The market reaction made good sense, assuming that the opinion polls—which turned out to be uncannily accurate in the first round of the French election—prove right again and Emmanuel Macron wins by a landslide on May 7. The polls may, of course, be completely wrong and Marine Le Pen may become the next President of France, as Charles believes is still quite likely (see French Political Trouble Just Started). But for this to happen the polling error would have to be many times larger than it was in the case of Brexit or Trump. A Le Pen victory, or indeed an upsurge of support for the National Front in the June 18 parliamentary election, should therefore be seen as an extreme tail-risk.
The baseline scenario must now be that the tide of populist, anti-globalization politics that threatened to sweep across Europe from the US and Britain is now ebbing. If so, then markets will stop worrying about the German election in September (never, in reality, a serious threat, as evidenced by this week’s fragmentation of the anti-euro AFD party) and even about the genuinely unstable political situation in Italy (which will need to be resolved by elections early next year).
As European election fever subsides, global investors will shift their attention from the political risks of another euro crisis or even a breakup of the entire European Union, to three economic forces—which together are very conducive to a sustained bull market in European assets:
1) A striking improvement in economic data in most of the eurozone, with the partial exceptions of Italy and Greece. Last year, for example, GDP growth in the eurozone (1.7%) was marginally higher than in the US (1.6%) and GDP growth per head was substantially higher. Leading indicators suggest this pattern is likely to be repeated in the first quarter of 2017.
2) A guarantee of extremely supportive monetary conditions for years ahead, with the European Central Bank continuing large scale bond purchases well into 2018 and almost certain to keep interest rates near zero for a long time beyond.
3) A new German government that after September’s election will no longer have to worry about public opposition if it agrees to more collaborative and expansionary policies in the eurozone. If France shows even slight evidence of willingness to pursue economic reforms, Franco-German cooperation to stabilize and strengthen the eurozone will become much more likely. In turn, that should help to soothe the anti-euro sentiment developing in Italy.
The improvement in EU economic, monetary and business conditions, especially in relation to the US, began in early 2015 when the ECB definitively ended the euro crisis with its enormous quantitative easing program, which effectively monetized and mutualized a large portion of eurozone government debt (see the first chart in the web version).
As global investors have noticed these improvements, they have repeatedly been tempted to take advantage of the unprecedented gap in performance between US and European assets (see the second chart in the web version) to rotate out of US assets into the EU. Such rotations occurred in the risk-on periods of early 2015, the summer of 2016, straight after Trump’s election victory, and again in the past two months.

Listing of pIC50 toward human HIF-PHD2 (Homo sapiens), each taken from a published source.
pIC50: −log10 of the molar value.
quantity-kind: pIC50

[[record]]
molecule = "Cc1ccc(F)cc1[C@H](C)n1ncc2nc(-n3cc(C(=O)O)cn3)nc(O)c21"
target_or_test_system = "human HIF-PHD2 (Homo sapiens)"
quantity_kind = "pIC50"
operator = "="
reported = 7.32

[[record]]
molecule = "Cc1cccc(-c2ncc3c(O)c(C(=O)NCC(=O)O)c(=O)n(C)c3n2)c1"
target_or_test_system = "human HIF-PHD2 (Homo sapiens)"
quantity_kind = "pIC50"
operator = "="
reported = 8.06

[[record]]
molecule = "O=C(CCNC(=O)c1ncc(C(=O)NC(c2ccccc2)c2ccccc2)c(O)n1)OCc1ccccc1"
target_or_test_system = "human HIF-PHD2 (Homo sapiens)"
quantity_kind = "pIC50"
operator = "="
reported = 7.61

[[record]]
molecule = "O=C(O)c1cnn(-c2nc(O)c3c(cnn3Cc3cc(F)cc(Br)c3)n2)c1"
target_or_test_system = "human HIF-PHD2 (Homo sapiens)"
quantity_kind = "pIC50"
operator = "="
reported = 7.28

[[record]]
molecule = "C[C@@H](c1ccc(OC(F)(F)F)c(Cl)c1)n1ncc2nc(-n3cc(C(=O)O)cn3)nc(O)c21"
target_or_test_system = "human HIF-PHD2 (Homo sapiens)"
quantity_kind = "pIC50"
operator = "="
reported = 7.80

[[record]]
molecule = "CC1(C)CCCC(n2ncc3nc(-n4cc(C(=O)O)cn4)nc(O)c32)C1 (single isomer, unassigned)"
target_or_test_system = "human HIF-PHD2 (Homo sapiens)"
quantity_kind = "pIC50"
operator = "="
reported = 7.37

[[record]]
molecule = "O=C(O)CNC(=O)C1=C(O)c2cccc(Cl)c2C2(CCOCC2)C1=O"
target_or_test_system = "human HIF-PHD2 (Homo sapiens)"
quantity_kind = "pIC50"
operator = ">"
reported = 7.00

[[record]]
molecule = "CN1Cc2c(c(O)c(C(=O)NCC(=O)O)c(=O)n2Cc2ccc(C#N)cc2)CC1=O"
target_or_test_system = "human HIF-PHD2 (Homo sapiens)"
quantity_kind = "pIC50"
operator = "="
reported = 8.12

These risk-on periods began to narrow the performance gap between the US and Europe, but in each case, the enthusiasm for Europe was snuffed out by political shocks—in mid-2015, the fears of Chinese financial crisis; in the late 2016, the US election, and early this year by the fears about politics in France. Meanwhile, European assets have become steadily more attractive relative to their US peers from a cyclical standpoint. The US economic cycle is now quite mature. And this latter phase of the cycle tends to be less profitable for investors, as inflation accelerates, monetary policy tightens and profits stabilize or decline.
Meanwhile, the European business and profit cycles are still in their early stages, inflationary pressures are many years away, and monetary policy is still easing, with the ECB continuing to buy vast quantities of government bonds. In other words, the eurozone is only just beginning the Goldilocks period that has been so profitable to investors in US assets and the US dollar, while the US economy is now moving away from Goldilocks conditions into a more dangerous phase.
This unprecedented divergence between business cycles, profit cycles and monetary cycles in the US and Europe provides a powerful incentive for rotating out of US assets and the dollar, and into EU assets and the euro. Until last Sunday this incentive was negated by the risk of a huge political shock in France, possibly triggering a euro breakup. Assuming the polls are right, this political risk has now been reduced to insignificant levels. If so, then outperformance by EU equities and the euro relative to US equities and the dollar will be one of the biggest investment stories of the next few years.
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